Virtual Tour Audio

Though the virtual tour has been around for a long time, many individuals and businesses have not yet incorporated audio into their presentations. I have seen many virtual tours where you are given a full 360 panaromic view of a brightly colored living room or kitchen – with no voice over to serve as a guide. What could be an informative sales pitch turns into a virtual tour of a silent, almost haunted, house.

Categories
customer experience marketing

Walk in your Customer’s Shoes (and Listen to their Auto Attendant)

Categories
message on hold social media

Social Media – On Hold, Please!

social media, on hold, meditationYou wake up with a headache, you burn your toast, and your car is covered in snow. On days like these, how do you keep your spirits up? How do you maintain the passion for your craft throughout the work day?

Categories
customer experience marketing message on hold

On Hold Experiment

Holdcom was recently involved in a fantastic customer service experiment. One of our long time clients hadn’t updated their message on hold program in over a year. Since the majority of their callers were return customers, they were curious whether their customers listened to the message or “tuned out” while waiting on hold.

Categories
customer experience message on hold

The MOH Client Relations Trade Secret

Experience tells us day in and day out that “there is no magic word,” no abracadabra or panacea to solve our troubles; we must rely on hard work and dedication to overcome life’s obstacles.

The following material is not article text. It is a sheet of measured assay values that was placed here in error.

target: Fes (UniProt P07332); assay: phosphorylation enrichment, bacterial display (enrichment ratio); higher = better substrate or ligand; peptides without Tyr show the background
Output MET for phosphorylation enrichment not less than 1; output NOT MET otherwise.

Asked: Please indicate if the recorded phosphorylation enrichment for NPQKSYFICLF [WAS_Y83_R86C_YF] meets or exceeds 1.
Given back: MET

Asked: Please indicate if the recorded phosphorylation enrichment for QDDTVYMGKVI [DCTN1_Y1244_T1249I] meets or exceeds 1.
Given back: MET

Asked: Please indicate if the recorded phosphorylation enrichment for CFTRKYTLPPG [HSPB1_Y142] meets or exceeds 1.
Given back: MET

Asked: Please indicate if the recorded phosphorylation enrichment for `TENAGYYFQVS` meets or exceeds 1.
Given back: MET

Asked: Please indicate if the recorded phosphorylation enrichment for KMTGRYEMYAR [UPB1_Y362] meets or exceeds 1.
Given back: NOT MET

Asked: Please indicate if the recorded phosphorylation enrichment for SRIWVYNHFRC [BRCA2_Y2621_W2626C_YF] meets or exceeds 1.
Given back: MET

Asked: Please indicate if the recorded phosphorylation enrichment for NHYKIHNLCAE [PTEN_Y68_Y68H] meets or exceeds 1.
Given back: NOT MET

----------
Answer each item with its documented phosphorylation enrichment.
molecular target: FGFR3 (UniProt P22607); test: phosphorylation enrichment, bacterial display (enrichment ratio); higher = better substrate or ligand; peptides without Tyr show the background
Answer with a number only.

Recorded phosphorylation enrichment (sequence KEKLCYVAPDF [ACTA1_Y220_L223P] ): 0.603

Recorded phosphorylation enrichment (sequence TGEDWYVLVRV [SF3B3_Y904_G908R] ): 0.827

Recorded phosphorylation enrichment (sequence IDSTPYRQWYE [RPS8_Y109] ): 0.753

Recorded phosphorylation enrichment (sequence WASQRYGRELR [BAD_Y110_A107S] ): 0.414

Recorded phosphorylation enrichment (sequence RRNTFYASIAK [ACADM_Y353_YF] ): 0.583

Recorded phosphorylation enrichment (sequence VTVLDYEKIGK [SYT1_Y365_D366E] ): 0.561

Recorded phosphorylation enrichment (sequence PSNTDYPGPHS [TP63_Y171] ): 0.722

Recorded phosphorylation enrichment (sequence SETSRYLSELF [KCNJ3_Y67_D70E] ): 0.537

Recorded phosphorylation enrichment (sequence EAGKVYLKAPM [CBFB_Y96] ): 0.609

Categories
e-learning voice talent

eTraining

Another emerging market for Holdcom is eTraining, also known as virtual learning or just-in-time training. Holdcom supplies voices and scripts for professional businesses that need their staff to learn something new, and fast: for example, updated software or a novel technology.

Senior Script Consultant Rob Lefever created several “script tips” for a successful eTraining program. It is important to “understand your objective and know your audience. Keep the focus of your script – a good way to do this is to put yourself in their shoes, and don’t assume they know everything you know.”

Another important factor of eTraining is “keeping it simple. An eTraining script should be easy for a voiceover to record…keep it concise and to the point. Don’t forget that an important area of eTraining is situational comparisons: you want to teach them the right and wrong ways to deal with a problem so they’ll know exactly what to do and not to do.”

With more people taking courses online, eTraining will become vital to securing a company’s future.

As a side note, this is a fun “eTraining” video where a fictional character named Donny teaches his youtube followers how to “properly” use Photoshop. It’s called “You Suck at Photoshop” for a reason – he insults the viewer constantly and often breaks into rants about his ex-wife who left him, his terrible job, and more a la Office Space. It is hilarious and also very informative – it uses all the proper eTraining techniques, such as showing examples, knowing your audience, and holding the viewer’s attention.